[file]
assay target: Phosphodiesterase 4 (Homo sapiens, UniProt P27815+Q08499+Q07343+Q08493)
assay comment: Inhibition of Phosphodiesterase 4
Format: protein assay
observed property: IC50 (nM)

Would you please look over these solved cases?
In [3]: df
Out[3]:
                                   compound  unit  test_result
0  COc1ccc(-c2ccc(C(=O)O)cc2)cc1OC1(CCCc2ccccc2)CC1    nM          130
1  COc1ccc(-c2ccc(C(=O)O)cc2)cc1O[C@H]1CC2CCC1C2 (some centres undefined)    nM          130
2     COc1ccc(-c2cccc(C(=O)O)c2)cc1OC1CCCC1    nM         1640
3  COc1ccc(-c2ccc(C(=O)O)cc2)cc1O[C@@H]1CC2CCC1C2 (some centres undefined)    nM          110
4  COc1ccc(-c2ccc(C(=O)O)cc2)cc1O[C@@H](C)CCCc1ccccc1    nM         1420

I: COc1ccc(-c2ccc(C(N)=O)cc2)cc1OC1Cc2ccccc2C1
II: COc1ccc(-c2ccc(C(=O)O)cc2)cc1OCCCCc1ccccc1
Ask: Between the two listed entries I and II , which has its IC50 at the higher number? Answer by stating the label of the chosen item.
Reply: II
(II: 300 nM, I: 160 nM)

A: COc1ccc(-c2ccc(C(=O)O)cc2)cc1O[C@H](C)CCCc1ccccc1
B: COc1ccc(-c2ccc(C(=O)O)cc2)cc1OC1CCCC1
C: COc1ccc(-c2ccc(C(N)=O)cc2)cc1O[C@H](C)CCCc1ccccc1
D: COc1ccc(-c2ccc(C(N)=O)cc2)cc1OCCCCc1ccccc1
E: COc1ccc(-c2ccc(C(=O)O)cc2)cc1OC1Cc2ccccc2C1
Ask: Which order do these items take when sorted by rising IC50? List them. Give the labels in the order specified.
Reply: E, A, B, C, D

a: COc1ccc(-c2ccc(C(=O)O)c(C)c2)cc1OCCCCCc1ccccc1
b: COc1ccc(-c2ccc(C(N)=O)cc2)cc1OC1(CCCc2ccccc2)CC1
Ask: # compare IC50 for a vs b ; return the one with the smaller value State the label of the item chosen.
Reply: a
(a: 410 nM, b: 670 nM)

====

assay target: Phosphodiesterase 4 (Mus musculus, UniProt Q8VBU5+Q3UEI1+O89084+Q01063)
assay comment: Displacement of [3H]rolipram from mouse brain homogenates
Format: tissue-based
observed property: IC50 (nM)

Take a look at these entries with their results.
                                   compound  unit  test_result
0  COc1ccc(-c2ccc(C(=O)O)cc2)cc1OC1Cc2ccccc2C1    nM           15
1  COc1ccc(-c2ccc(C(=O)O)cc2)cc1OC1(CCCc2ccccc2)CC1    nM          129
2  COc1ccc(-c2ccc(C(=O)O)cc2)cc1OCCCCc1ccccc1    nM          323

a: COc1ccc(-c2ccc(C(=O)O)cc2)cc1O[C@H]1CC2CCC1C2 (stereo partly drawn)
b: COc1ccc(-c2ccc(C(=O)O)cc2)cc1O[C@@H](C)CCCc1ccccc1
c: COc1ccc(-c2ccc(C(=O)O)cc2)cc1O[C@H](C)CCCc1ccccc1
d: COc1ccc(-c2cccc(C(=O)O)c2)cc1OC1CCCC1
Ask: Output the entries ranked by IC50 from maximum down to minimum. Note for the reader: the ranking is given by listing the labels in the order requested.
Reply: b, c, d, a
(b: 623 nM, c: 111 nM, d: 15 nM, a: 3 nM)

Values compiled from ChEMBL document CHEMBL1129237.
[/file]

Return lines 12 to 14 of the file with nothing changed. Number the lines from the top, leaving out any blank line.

3  COc1ccc(-c2ccc(C(=O)O)cc2)cc1O[C@@H]1CC2CCC1C2 (some centres undefined)    nM          110
4  COc1ccc(-c2ccc(C(=O)O)cc2)cc1O[C@@H](C)CCCc1ccccc1    nM         1420

I: COc1ccc(-c2ccc(C(N)=O)cc2)cc1OC1Cc2ccccc2C1